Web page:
From loud calls to flashing lights, animals use a wide array of signals to attract mates. Although these signals play a very important role in whether the organisms will mate and reproduce, scientists don't fully understand how new mating signals arise through evolution. A new study uses the firefly flashes that light up dark summer nights to gain insight into the evolutionary mechanisms that might have brought about the large assortment of signals displayed across the animal kingdom.
Fireflies are ideal for studying signal evolution because their flashing signal is not only obvious, but also varies among and within firefly species. Additionally, scientists have identified the primary genes and proteins involved in signaling and the reception of those signals: luciferase, which is involved in the chemical reaction producing the light, and opsin, the light-sensitive proteins found in eyes.
For the new study, researchers from Cornell University and the University of Georgia sought to find out if the genes involved in firefly signal production and reception showed variation that matched with changes in signal color, which would indicate that natural selection was acting on these genes. Using 192 individual North American fireflies from 12 populations of the same species, the researchers analyzed variations in the luciferase and opsin genes. They found that variations in light color didn't correlate with variations in either gene, which points to the possibility that natural selection might be acting on sequences of DNA that don't directly code for protein or on an unknown mechanism to induce variations in light color within this firefly species.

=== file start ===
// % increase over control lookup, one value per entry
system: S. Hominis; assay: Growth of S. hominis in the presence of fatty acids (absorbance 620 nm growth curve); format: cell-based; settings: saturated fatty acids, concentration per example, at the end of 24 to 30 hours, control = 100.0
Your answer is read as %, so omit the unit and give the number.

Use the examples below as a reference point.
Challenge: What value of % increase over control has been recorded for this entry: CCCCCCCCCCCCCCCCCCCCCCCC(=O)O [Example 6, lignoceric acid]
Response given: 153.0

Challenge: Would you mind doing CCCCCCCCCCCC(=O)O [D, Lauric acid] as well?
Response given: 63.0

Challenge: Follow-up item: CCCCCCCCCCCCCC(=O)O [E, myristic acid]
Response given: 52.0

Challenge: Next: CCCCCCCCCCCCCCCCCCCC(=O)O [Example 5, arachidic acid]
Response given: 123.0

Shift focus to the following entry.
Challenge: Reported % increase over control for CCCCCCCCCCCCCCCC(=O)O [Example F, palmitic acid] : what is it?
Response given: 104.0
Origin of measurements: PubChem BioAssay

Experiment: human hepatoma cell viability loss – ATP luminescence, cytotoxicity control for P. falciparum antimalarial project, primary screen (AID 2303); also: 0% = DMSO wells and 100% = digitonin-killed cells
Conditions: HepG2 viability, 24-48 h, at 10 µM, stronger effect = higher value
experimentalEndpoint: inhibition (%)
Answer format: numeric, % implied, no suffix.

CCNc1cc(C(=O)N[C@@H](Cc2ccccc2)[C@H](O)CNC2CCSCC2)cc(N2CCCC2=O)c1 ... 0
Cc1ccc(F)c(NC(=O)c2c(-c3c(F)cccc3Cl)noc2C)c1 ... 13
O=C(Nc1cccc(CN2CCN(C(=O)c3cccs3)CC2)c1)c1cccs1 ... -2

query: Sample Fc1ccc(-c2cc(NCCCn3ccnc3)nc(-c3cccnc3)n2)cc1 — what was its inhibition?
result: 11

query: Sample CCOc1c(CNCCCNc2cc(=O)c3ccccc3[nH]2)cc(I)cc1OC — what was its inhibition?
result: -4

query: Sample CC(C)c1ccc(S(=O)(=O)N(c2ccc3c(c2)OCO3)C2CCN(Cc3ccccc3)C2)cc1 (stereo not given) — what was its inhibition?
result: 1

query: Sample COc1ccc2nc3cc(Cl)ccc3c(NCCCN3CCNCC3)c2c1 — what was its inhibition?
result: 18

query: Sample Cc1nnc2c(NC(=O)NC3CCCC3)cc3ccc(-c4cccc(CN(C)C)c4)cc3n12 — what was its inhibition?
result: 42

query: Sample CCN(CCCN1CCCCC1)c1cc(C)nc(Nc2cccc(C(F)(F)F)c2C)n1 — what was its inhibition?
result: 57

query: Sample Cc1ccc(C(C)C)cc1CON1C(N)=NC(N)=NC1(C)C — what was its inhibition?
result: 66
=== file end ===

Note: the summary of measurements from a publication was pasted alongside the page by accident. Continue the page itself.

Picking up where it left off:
Sarah Sander will present this research on Thursday, July 14 from 5:30-5:45 p.m. during the James F. Crow Symposium in Crystal Ballroom J1 as part of The Allied Genetics Conference, Orlando World Center Marriott, Orlando, Florida.